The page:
No differences for gender and competition phases emerged. Thus, results relative to the match outcome were reported. In general, tactical actions showed a more frequent (p < 0.001, ES > 1.2) occurrence of ATT (50.9 ± 2.2%) with respect to DEF (27.7 ± 1.5%) and BLOCK (21.3 ± 1.6%). With respect to match outcome, no differences emerged for BLOCK only. Winners tended to perform less frequently (p = 0.005, ES > 1.2) ATT (44.7 ± 3.1%) with respect to non-winners (57.1 ± 3.1%), whereas the opposite picture emerged for DEF (winners: 21.5 ± 3.1%, non-winners: 34.0 ± 2.1%; p < 0.001, ES > 1.2).
Frequency of occurrence of technical exchanges showed a difference (p < 0.001, ES > 1.2) for techniques, independent of match outcome (Figure 1). Athletes more frequently performed 1-point (68.5 ± 1.7%) and 3-point (16.2 ± 1.6%) kicks and less frequently performed 2-point (2.8 ± 0.5%) and 4-point (1.8 ± 0.4%) kicks and punches (1.4 ± 0.4%). The occurrence of incorrect techniques was 9.7 ± 1.0%. Post-hoc analysis showed no differences only between 4-point kicks and punches.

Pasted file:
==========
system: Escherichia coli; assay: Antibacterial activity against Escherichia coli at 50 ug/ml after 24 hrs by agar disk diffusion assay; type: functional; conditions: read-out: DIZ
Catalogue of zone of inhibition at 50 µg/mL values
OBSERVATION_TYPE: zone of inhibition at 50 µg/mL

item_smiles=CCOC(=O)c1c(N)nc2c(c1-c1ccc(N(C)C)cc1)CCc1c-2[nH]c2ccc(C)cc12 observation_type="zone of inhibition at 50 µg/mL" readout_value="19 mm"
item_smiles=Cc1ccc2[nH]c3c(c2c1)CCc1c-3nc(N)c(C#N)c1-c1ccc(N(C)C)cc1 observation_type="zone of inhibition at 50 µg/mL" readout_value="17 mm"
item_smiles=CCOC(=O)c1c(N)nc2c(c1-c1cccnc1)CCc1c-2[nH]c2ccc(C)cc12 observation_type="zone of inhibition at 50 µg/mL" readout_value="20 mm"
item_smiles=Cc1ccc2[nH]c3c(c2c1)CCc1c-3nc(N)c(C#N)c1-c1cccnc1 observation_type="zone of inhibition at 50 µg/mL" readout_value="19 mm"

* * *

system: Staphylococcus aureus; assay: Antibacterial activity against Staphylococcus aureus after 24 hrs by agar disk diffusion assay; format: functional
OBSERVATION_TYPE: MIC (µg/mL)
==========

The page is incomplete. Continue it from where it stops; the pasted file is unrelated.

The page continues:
A difference (p < 0.001, ES > 1.2) emerged between the 4 possible combinations of the kicking leg, with the highest occurrence of kicks being performed with the rear leg (right: 49.1 ± 2.5%; left: 26.5 ± 2.2%) as compared with those performed with the front leg (right: 5.4 ± 0.8%; left: 19.0 ± 1.7%). Conversely, no differences were found between winners and non-winners for the use of kicking legs during offensive and defensive combat phases (Figure 2).
Table 2 reports the frequency of occurrence of effective actions in relation to fighting activities and scoring area. In all the considered situations, winners were more effective (p < 0.001, ES range: 0.7–1.1) with respect to non-winners.
To the knowledge of the authors, this is the first work that analyzes the technical and tactical aspects of official youth TKD combats after the introduction of the new WTF competition rules (36), which reduced the duration of the round and dimension of the competition area, and introduced the electronic trunk protectors and the new valid point score classification system.